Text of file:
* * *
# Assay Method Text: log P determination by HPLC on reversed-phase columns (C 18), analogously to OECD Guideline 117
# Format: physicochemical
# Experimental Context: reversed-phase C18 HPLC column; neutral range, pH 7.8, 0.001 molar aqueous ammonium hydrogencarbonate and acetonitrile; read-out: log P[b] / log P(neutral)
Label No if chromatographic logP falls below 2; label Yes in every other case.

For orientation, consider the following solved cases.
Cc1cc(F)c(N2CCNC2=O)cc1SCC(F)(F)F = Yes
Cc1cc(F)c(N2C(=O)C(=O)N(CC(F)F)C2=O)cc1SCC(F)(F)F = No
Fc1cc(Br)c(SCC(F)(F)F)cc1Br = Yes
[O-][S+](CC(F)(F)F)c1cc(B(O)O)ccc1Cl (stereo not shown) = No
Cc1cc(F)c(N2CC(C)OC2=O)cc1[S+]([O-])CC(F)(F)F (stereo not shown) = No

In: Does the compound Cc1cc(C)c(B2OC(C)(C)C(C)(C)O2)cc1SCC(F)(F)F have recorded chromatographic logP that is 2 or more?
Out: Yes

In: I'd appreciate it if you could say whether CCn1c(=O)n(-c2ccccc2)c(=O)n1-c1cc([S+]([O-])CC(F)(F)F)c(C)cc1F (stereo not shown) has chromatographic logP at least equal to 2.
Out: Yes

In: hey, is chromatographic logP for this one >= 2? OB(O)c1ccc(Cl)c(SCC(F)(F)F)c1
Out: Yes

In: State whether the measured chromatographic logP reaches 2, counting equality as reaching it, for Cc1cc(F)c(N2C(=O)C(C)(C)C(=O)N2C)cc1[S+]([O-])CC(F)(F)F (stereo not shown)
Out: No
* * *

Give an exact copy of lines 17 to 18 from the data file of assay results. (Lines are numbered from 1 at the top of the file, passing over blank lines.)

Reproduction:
In: State whether the measured chromatographic logP reaches 2, counting equality as reaching it, for Cc1cc(F)c(N2C(=O)C(C)(C)C(=O)N2C)cc1[S+]([O-])CC(F)(F)F (stereo not shown)
Out: No